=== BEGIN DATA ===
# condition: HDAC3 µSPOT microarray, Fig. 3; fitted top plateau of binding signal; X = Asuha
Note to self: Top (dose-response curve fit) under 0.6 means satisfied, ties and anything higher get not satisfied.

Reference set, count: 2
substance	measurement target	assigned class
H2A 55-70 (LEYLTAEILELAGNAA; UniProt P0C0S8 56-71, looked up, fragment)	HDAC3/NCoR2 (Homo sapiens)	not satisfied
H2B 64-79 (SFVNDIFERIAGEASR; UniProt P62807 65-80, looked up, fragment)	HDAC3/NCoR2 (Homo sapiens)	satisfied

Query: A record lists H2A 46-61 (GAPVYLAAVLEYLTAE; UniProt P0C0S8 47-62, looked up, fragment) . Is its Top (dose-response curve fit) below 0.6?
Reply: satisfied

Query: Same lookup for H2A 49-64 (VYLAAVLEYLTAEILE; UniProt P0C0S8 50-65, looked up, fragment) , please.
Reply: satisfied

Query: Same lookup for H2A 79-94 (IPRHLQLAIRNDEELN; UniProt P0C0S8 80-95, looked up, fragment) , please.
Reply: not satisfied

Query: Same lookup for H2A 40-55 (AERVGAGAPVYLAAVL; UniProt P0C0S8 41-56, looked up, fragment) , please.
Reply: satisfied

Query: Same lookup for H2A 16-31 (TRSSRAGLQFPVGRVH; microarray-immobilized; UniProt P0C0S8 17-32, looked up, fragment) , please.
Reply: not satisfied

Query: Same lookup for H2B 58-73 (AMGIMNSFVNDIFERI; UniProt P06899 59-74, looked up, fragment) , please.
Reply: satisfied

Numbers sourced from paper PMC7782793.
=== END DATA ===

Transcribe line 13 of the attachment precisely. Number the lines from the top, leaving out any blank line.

Query: Same lookup for H2A 40-55 (AERVGAGAPVYLAAVL; UniProt P0C0S8 41-56, looked up, fragment) , please.